My synopsis of the book in the June Reason is now online. Remember, the Insurrection Act changes I complain about toward the end of the article are no longer in effect, but in virtually every other way, things are just as bad as they were before and we’re just as doomed. Yes we can? No we can’t. We are the problem we’ve been suffering from.
My God, the Kindle is great. And I say this even though the first one I got broke after about three hours (screen locked up and wouldn’t reset). My replacement arrived yesterday. This morning, it was like Jeeves had brought me the New York Times–it was right there when I woke up and all I had to do was reach for it.
In the new Atlantic (not online yet), Ross Douthat makes the case that history–or historians, at any rate–may end up being a lot kinder to President Bush than he deserves. Douthat writes that judging by the periodic presidential rankings issued by presidential scholars:
Americans tend to forgive their leaders for the crimes and errors of the moment…. we’ve forgiven Teddy Roosevelt his role in the bloody and disgraceful occupation of the Phillipines. It’s why we’ve pardoned Woodrow Wilson for the part his feckless idealism played in unleashing decades of strife and tyranny in Europe. It’s why we’ve granted Harry Truman absolution for the military blundering that prolonged the Korean War and brought us to the brink of nuclear conflict…. These well-respected presidents have benefited as well, from the American tendency to overvalue activist leaders. So a bad president like Wilson is preferred, in our rankings and our hearts, to a good but undistinguished manager like Calvin Coolidge…
Douthat’s absolutely right that the presidential rankings reflect a bias toward activism, a preference for those presidents who dream big and dare great things, even when they leave wreckage in their wake. As I point out in The Cult of the Presidency:
Social psychologist Dean Keith Simonton used regression analysis to examine the factors that the rankers reward, demonstrating that, besides years in office, years at war are most strongly correlated with higher standing. Another scholar who, like Simonton, ran the numbers on presidential greatness, concluded that “Without the compelling urgency of war… a great individual will have considerable difficulty in gaining recognition as a great president.” In 2005, conservative law professor Eric Posner suggested that the academic consensus proved that “imperial presidents perform better than limited-power republican presidents.” Posner looked at the 2000 presidential poll conducted by the Wall Street Journal and the Federalist Society (the first to control for the rankers’ political affiliation) and categorized each of the presidents ranked in the poll as either “republican” or “imperial.” The high status of the imperialists led Posner to conclude that there was a powerful argument for unleashing the Imperial Presidency: “much of the structure of the presidency—especially in foreign affairs—is hampered by 18th-century restrictions that were motivated by fears of monarchy. By pushing against these restrictions, Bush… is further modernizing the office of the presidency and preparing it for the challenges ahead.”….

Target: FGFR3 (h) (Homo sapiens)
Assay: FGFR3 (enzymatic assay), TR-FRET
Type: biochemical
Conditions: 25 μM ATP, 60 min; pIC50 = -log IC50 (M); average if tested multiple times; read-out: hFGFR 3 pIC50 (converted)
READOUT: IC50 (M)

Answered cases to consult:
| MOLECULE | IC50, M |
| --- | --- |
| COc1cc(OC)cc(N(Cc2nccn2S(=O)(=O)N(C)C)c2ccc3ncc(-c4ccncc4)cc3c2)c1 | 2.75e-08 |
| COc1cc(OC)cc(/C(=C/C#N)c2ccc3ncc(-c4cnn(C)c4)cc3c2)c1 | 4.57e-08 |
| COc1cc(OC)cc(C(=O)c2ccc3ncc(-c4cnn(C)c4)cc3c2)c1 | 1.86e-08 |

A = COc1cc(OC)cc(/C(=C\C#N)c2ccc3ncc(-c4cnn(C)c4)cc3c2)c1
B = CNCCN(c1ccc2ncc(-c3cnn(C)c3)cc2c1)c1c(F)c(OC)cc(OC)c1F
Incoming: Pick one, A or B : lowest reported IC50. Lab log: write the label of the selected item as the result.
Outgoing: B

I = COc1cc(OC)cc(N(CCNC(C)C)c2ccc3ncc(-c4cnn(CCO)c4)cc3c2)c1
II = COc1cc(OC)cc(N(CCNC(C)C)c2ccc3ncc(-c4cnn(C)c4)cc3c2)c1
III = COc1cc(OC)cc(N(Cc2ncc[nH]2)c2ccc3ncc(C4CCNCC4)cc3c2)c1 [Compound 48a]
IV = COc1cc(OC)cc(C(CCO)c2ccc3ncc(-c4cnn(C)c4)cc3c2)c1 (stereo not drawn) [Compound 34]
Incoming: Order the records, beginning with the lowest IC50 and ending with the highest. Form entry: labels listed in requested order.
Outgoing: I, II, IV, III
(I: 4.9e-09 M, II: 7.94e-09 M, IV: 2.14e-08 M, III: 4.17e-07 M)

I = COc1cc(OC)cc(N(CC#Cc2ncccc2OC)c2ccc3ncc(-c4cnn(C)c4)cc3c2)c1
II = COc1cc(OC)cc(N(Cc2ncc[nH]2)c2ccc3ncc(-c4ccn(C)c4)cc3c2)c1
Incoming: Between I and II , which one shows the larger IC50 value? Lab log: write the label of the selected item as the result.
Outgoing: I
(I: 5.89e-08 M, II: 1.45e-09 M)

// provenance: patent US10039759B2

In the perverse calculus that governs the presidential rankings, a man’s worth is measured not by how much harm he avoided, not by how well he presided over domestic peace, but by how skillfully he exploited catastrophes to spur revolutionary change. Is it any wonder, then, that presidents, who walk the halls with the portraits of past greats, sometimes long for an enormous crisis in which to prove themselves? Should we be surprised if they’re tempted to resort to militarism when the impossible tasks they’ve signed up for—“managing” the economy, keeping Americans safe from every sort of harm—up to and including spiritual “malaise”—prove difficult to fulfill? If presidents are too quick to invoke the war metaphor, if they find themselves drawn toward sweeping theories of executive power and an exalted, quasi-religious view of their station, then perhaps that’s because the people who fill out their report cards reward such behavior.
Buy the book, already.